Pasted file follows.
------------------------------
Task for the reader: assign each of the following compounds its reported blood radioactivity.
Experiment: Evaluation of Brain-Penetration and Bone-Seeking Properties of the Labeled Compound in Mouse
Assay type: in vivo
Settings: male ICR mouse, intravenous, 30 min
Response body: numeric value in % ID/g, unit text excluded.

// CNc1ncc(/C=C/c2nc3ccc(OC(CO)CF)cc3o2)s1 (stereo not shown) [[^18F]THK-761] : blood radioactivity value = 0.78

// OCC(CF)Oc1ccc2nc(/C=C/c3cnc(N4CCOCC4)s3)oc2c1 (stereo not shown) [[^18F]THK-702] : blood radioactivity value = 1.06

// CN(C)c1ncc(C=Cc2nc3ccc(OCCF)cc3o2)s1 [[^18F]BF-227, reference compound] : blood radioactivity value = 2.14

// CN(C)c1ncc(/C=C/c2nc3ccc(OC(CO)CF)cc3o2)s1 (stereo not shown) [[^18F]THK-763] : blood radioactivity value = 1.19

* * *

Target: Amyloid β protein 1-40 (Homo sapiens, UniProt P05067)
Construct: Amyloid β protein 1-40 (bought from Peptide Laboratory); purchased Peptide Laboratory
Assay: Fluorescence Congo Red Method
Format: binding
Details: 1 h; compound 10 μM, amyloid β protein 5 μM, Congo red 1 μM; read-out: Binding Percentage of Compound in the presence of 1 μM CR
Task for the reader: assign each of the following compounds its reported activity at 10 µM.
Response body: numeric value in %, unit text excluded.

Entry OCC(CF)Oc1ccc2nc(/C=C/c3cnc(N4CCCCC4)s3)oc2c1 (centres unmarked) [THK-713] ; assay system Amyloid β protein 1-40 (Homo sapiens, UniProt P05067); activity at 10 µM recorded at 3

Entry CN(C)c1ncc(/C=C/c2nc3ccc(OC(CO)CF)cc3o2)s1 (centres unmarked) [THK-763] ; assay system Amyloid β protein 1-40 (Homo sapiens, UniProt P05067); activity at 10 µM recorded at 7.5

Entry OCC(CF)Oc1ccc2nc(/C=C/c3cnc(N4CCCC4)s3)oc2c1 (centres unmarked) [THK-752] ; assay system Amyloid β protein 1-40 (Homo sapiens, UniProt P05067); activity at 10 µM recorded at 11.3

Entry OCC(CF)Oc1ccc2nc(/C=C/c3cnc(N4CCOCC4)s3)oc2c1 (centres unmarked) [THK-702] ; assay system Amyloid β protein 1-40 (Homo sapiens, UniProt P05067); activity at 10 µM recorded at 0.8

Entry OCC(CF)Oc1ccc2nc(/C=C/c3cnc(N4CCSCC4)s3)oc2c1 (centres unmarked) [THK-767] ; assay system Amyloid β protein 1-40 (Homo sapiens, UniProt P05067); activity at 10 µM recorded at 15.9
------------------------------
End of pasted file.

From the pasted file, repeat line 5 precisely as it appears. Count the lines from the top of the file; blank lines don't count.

Response body: numeric value in % ID/g, unit text excluded.